That is according to a new products database by market analyst Mintel, which also identified an 8% increase in the number of products launched carrying a vegetarian claim.
As many as one in eight food products launched in 2016 carried a vegetarian claim, while 6% were vegan. This increase in veggie- and vegan-friendly launches comes as Australian consumers show a growing appetite for meat-free foods. In fact, 14% said that they had avoided—or had intended to avoid—red meat in 2016.
Laura Jones, a Mintel trend and innovation consultant, said that health and environmental concerns, along with cost, have changed attitudes to meat consumption, even though Australia still has one of the biggest meat-eating populations globally.
“Australians have become more mindful in recent years of the amount of meat, and the frequency at which they eat meat,” Jones said.
Beyond the barbecue, it appears that some bottle shops have been cashing in on the growing popularity of a meat-free lifestyle, and now showcase an increasing number of alcoholic drinks with healthy attributes.
While just 2% of alcoholic drinks launched in Australia in 2015 held a low-, no- or reduced-sugar claim, this increased to 7% of alcohol launches in 2016. In the same time period. The proportion of these drinks launched with a low, no or reduced carb claim rose from 1% to 4%, while the proportion holding a gluten-free claim rose from 1% to 3%.
But while there are more healthy alternatives available, many Australians are choosing to cut-down on the grog altogether.
Another Mintel study showed that only 11% of Australians spend more on alcohol at home last year compared to a year ago, while 27% were spending less.
As a result, it seems that already declining beer sales are falling flat. Having been in decline from as far back as 2009 individual annual consumption of beer is forecast to fall to 48 litres in 2017, down from almost 61 litres in 2009.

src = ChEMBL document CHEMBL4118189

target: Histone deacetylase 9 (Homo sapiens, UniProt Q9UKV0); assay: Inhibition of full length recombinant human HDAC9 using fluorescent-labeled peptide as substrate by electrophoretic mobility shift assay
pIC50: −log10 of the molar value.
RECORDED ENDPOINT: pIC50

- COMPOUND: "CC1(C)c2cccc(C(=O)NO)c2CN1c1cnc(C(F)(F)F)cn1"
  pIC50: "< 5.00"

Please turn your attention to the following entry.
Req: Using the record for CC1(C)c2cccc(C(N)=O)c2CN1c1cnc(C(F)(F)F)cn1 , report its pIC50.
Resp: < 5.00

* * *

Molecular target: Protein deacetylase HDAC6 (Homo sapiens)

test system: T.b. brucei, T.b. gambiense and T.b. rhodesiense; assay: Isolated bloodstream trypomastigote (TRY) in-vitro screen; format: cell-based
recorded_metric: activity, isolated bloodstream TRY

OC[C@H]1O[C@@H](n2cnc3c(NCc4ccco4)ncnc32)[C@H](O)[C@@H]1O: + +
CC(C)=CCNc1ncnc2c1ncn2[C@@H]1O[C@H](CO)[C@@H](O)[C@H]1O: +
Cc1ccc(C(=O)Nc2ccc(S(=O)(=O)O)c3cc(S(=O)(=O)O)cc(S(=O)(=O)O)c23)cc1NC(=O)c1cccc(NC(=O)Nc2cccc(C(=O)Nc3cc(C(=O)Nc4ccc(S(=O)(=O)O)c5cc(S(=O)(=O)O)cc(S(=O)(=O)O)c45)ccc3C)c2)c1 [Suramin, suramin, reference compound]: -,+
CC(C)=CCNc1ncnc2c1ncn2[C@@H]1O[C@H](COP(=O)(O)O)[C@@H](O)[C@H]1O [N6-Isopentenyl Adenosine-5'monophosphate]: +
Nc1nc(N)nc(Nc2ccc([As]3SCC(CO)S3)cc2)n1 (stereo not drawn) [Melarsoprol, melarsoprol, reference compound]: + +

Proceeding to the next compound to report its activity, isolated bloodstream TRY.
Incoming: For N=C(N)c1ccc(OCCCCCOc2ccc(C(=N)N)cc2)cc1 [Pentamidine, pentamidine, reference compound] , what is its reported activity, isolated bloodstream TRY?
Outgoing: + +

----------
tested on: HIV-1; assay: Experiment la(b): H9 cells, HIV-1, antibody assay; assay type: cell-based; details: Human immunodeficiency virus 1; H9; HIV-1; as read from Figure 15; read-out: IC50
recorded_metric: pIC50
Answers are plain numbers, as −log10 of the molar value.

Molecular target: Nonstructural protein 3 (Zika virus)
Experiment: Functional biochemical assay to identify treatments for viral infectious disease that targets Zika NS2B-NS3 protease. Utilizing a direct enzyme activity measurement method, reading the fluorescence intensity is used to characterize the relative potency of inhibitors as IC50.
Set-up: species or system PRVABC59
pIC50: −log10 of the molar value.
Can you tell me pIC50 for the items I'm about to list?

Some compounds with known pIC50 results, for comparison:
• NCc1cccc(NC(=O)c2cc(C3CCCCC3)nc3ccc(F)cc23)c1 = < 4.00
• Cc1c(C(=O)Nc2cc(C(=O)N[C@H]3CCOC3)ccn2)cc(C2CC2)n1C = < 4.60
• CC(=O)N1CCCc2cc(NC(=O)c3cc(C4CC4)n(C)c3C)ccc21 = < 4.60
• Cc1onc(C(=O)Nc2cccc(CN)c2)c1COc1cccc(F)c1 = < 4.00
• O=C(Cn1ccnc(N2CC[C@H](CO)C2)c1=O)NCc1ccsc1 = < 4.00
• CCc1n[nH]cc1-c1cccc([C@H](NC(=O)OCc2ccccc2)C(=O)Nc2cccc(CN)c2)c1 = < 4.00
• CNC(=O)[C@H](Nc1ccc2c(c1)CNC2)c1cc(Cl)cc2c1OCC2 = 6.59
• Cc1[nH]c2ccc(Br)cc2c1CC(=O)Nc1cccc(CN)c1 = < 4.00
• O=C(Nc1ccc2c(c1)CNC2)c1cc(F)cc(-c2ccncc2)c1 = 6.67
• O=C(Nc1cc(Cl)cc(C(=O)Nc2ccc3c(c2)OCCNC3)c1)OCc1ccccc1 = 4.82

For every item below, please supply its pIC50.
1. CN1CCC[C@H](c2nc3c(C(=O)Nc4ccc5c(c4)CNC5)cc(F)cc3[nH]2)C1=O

“Beer consumption is continuing on a long-term downward trend in Australia as consumers drink less alcohol generally, challenging brands to look for new ways to boost market value.” Jones added.
Meanwhile, the hottest drink trend in Australia this summer is kombucha. Australia played host to the second highest number of kombucha drink launches globally in 2016, just behind America, according to Mintel.
More than three in four health drinks launches last year featured an organic claim, with half claiming to be gluten-free and 16% featuring a low-, no- or reduced-sugar formulation.
“The Australian market is notable for the high profile of recent launches in the lead up to the summer season of 2016/2017,” said Jodie Minotto, a global food trends analyst at Mintel.
“Kombucha is proving to be a beverage that defies definition and will ultimately compete with other functional and probiotic beverages. Expansion into other fermented beverages such as kefir and drinking vinegar is emerging as an innovation pathway for kombucha brands looking for growth.”
More stories from Down Under…
GrainCorp, Cargill offload Allied Mills for $317m
GrainCorp will receive A$190m (US$144m) for its 60% stake in Allied Mills from Pacific Equity Partners (PEP), which will also pay A$127m to Cargill for its 40% share of the Australian joint-venture.
The deal marks an end of an era for a company that sold to GrainCorp and Cargill in 2002 by Goodman Fielder. At the time it marked the start of GrainCorp’s diversification strategy away from its traditional storage and handling business.
GrainCorp now generates far less of its total earnings from this side of the business, with investments in malting and edible oils coming to greater prominence.
Its managing director, Mark Palmquist, said the decision was made to free up space in GrainCorp’s balance sheet after a few years of disappointing performance for Allied Mills.
He said the the interest shown by PEP to acquire full control of Allied Mills provided an “excellent opportunity” to realise the value in Allied and create balance sheet flexibility for the future.
Fsanz puts cereal enzyme application out to consultation
An application to allow the use of a xylanase enzyme as a processing aid for cereals has been put to public consultation by the antipodean food regulator.
Fsanz said the applicant was seeking to use endo β(1,4) xylanase in the manufacture of some cereal products.
“We have undertaken a risk assessment and concluded there are no public health and safety concerns relating to this enzyme,” Steve McCutcheon, chief executive of Fsanz, said in a statement.
“Xylanase is naturally present in many cereals. The applicant is seeking to add this enzyme to improve the effectiveness of manufacturing bakery and other cereal-based products.”
Comments on the application are invited from interested parties, and must be received by Fsanz by March 6.